|Year : 1990 | Volume
| Issue : 5 | Page : 393-395
Vijay Kumar Keratinodular, BR Garg, MC Baruah, C Ratnakar
Vijay Kumar Keratinodular
Source of Support: None, Conflict of Interest: None
Clinical features of Multinodular Keratoacanthoma in two patients are reported. One patient was having squamous cell carcinoma of de novo origin with secondaries in lymph nodes in addition to multinodular keratoacanthoma.
Keywords: Multinodular keratoacanthoma, Squamous cell carcinoma
|How to cite this article:|
Keratinodular VK, Garg B R, Baruah M C, Ratnakar C. Multinodular keratoacanthoma. Indian J Dermatol Venereol Leprol 1990;56:393-5
|How to cite this URL:|
Keratinodular VK, Garg B R, Baruah M C, Ratnakar C. Multinodular keratoacanthoma. Indian J Dermatol Venereol Leprol [serial online] 1990 [cited 2020 Jun 1];56:393-5. Available from: http://www.ijdvl.com/text.asp?1990/56/5/393/3584
Recently Eliezri et al described 'Multinodular Keratoacanthoma', a morphologically recognised variant or keratoacanthoma, and reviewed the literature. According to them, multinodular keratoacanthoma is characterised by multiple keratoacanthoma nodules at the periphery of a progressively expanding tumour showing central scarring and no tendency toward spontaneous resolution. We report two more cases of multinodular keratoacanthoma for its rarity.
| Case reports|| |
Case 1 : A 59 year old man came with the complaints of round firm swellings over right leg of 3 years duration. It started with asymptomatic multiple nodular lesions over the lateral aspect of right leg above ankle. General physical and systemic examinations were within normal limits. Dermatological examination revealed multiple globular nodules of 1.5 to 2 cm diameter around central scarring with an overlying crater filled with keratin [Figure - 1]. The nodules were firm, non-tender and freely mobile. The skin proximal to the lesions had depigmentation and hyperpigmentation. A clinical diagnosis of nodular keratoacanthoma was made and confirmed histopathologically [Figure - 2].
All the pertinent investigations were normal. Tuberculin test was negative. A split skin graft was given after excision of the whole lesion. The patient was followed for 2 years and there was no recurrence.
Case 2 : A 58 year old man presented with a swelling of left leg for 2 years and ulcer over right leg of 2 months duration. He developed a nodule in front of his left leg preceded by itching. The nodule progressively increased in size. On the right leg he had depigmented itchy patch which ulcerated within 2 months. A painful swelling with discharging sinus appeared in the right groin a month ago. General physical and systemic examinations were within normal limits. Cutaneous examination showed a hypertrophic, verrucous plaque of 5 x 4 cm size on middle third of the left leg with intervening depigmentation, hyperpigmentation and atrophy. Depigmented macules were present around the plaque [Figure - 3]. The plaque was freely mobile and nontender. On the lateral aspect of the right leg, there was a well demarcated ulcer with elevated margins, floor covered with serosanguinous discharge, 3 x 4 cm in size, fixed to underlying structures, non-tender and bled on manipulation. The inguinal glands on the same side were enlarged, matted, firm to hard and fixed to the underlying structures. Three discharging sinuses were present over the swellings which were not interconnected on probing. No other groups of lymphnodes were enlarged. A clinical diagnosis of keratoacanthoma on the left leg and squamous cell carcinoma with secondaries of inguinal lymphnodes on the right leg was made. Biopsy from both the lesions confirmed our clinical diagnosis. The patient refused any surgery and finally lost to follow up.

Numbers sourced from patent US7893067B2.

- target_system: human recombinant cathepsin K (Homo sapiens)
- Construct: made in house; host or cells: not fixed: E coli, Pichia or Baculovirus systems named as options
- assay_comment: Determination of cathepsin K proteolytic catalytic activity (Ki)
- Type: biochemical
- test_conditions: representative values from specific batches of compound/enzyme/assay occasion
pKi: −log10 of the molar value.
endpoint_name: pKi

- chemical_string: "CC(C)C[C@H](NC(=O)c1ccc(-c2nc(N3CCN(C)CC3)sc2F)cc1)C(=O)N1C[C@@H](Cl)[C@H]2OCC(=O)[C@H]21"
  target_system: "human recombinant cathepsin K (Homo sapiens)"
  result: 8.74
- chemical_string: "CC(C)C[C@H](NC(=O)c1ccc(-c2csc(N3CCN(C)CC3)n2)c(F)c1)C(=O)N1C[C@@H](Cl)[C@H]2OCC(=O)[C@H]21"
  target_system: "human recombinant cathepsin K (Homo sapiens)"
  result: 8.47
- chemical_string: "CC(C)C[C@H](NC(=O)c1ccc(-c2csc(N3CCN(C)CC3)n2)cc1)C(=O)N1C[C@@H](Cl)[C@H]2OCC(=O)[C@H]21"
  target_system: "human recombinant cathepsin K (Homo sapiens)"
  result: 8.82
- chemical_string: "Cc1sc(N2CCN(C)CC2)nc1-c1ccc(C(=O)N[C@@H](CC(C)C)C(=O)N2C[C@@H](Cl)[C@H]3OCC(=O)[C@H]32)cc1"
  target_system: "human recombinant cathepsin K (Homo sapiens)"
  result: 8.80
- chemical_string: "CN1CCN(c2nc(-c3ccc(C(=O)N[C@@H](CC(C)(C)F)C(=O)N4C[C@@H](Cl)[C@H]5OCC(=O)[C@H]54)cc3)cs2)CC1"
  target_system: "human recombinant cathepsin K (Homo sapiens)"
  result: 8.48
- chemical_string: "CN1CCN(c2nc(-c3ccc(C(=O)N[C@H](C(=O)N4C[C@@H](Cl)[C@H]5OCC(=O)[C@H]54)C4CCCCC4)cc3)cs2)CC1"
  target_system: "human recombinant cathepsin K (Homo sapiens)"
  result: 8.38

| Comments|| |
Eliezri and Libow while describing their two cases in addition to seven cases from literature preferred the term `multinodular keratoacanthoma' because of the multinodularity of the lesions. These types of lesions have been described commonly as keratoacanthoma centrifugum marginatum, Kopf used the term multinodular keratoacanthoma for similar lesions.
In our patients-also similar morphological and histological features as described by Eliezri and Libow were observed. There was no self resolution of the lesion. First patient was successfully treated with excision and a split skin graft.
The interesting features in our second patient are squamous cell carcinoma de novo with secondaries in the inguinal lymphnodes on the same side in addition to multinodular keratoacanthoma.
The points in favour of de novo squamous cell carcinoma are negative history and no clinical evidence of keratoacanthoma around the ulcer.
| References|| |
|1.||Eliezri YD and Libow L: Multinodular keratoacanthoma. J Amer Acad Dermatol, 1988; 19: 826-830. |
|2.||Heid E, Grosshans E, Lazrak B and Ben Yahia D: Keratoacanthoma centrifugum marginatum. Ann Dermatol Venereol, 1979; 106: 367-370. |
|3.||Weedon D and Barnett L: Keratoacanthoma centrifugum marginatum. Arch Dermatol, 1975; 111: 1024-1026. |
|4.||Kopf AW: Keratoacanthoma, in: Cancer of the Skin, WB Saunders, Philadelphia, 1976; 763-764. |
[Figure - 1], [Figure - 2], [Figure - 3]
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